Do you want your images to look as good as possible on Facebook but Facebook keeps trashing them and making them look soft and flat? It is so frustrating isn’t it!? Well hopefully this video will help you to understand how to upload images to Facebook for best quality.
Big thanks and shout-out to Michael Carver for testing this last week and sharing with the Tea Break Tog Facebook community!
Let me know in the comments if you have any questions or anything to add…
Do you want your images to look as good as possible on Facebook but Facebook keeps trashing them and making them look soft and flat?
Hopefully this video will help.
You see, images on facebook can’t be more than 2048 pixels wide. That is what Facebook considers high quality.
So it makes sense that if you want your images to look their best on Facebook then you want to make use of those 2048 pixels.
It won’t make much of a difference when someone is looking at your image on a phone or tablet but if they are looking on a macbook pro retina screen? That’s when those 2048 pixels will make all the difference for sure.
If you upload an image that is wider than 2048 pixels then Facebook will resize it to 2048 pixels for you anyway.
So if you want this high quality you have two options;
You can just upload your full res images and allow Facebook to do the grunt work of resizing them for you.
You can resize your images to 2048 pixels yourself before uploading them.
But which is the best option?
Well Michael Carver (who is a fellow admin of our Tea Break Tog Facebook community) put this to the test last week and shared the results with us.
He uploaded the same image twice. One was the full res version straight from the camera at over 7000 pixels wide and the other he resized to 2048 pixels.
So, as expected, Facebook resized the large image to 2048 pixels anyway so they were both the same size in terms of pixels.
But were they the same in terms of quality?
On a phone or tablet you wouldn’t see much of a difference but on my macbook I could see a very pronounced difference in sharpness. The image that Michael resized himself was much sharper.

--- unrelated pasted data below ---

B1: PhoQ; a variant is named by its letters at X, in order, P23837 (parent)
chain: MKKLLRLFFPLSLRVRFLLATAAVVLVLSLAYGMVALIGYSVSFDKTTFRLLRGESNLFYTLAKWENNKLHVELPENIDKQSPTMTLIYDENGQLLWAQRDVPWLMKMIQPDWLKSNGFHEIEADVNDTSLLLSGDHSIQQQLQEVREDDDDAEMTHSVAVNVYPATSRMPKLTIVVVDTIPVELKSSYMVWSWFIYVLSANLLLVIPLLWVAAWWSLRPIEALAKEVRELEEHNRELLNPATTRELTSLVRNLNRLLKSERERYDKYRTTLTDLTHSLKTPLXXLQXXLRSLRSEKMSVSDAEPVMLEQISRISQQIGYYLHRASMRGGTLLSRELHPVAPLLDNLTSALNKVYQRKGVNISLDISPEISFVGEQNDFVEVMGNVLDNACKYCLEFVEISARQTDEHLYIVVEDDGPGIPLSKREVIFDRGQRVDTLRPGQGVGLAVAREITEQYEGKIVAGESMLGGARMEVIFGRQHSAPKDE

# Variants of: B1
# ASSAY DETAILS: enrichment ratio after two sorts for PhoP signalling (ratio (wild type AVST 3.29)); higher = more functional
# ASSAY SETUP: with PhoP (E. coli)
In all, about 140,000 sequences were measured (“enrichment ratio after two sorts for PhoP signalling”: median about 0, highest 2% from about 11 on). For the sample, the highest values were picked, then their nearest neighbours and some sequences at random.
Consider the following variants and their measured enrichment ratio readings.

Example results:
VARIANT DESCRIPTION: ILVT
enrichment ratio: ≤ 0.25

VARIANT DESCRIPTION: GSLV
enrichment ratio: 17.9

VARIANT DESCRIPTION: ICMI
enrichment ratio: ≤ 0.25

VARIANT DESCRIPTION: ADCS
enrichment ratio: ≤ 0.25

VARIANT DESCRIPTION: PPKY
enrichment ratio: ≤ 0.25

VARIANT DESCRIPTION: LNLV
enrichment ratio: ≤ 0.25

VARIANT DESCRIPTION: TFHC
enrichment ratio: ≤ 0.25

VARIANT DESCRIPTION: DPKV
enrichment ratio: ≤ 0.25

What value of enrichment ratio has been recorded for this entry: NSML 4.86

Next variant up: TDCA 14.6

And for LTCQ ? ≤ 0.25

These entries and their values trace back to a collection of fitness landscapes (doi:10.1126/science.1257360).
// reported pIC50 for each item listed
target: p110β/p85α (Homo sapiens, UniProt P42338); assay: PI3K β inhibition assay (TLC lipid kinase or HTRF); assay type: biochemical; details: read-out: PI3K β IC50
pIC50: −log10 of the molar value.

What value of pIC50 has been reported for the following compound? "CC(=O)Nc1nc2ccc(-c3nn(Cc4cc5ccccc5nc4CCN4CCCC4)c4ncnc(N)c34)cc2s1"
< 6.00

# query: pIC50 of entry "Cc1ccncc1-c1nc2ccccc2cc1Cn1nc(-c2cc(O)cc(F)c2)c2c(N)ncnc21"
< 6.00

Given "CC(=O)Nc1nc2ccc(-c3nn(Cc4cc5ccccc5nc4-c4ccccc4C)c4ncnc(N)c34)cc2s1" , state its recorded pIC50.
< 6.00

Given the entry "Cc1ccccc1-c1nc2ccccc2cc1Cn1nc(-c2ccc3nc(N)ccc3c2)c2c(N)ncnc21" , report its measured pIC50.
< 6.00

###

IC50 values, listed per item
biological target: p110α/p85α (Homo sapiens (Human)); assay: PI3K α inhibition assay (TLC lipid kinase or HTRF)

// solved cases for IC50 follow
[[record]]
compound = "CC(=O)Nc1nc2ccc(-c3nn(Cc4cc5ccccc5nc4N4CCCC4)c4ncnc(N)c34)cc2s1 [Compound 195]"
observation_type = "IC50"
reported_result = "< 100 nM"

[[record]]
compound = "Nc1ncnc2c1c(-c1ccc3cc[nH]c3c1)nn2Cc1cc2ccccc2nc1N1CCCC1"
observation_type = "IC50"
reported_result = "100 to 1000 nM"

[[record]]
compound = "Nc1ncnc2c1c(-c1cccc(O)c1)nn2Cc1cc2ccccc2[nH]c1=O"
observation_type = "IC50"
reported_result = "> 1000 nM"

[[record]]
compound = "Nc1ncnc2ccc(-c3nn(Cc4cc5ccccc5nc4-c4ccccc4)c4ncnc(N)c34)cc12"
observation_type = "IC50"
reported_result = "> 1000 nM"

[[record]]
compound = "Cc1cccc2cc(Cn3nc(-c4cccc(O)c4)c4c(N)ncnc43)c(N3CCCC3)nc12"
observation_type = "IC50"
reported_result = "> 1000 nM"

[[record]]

This is basically because facebook doesn’t care much about how your image looks. It just wants to get it down to a manageable size for the platform.
Best you take care of that resizing instead – that way you will get as little of that brutal Facebook compression as possible.
So if you want your image to be shown to people at the highest quality possible on Facebook then simply resize it yourself to 2048 pixels along the longest edge.
And thanks to Michael Carver for sharing the results of your test with us – you’re awesome. I have put a link in the notes to Michael’s work. You should really check it out.
Some will say that uploading your image as a png file instead of a jpeg will improve the quality. I think that perhaps that was true in the past but I have compared it recently and really didn’t see a difference. Let me know in the comments if you have anything to share on that.
AND … before I go!
This test of Michael’s really threw up another worthy topic.
And that is;
Do you really want to upload high resolution images like this to Facebook? Can’t people then just print them?
But that’s for next time…
Get involved in the comments guys. Tell me – how do you feel about facebook’s compression and do you have any tips to share with us?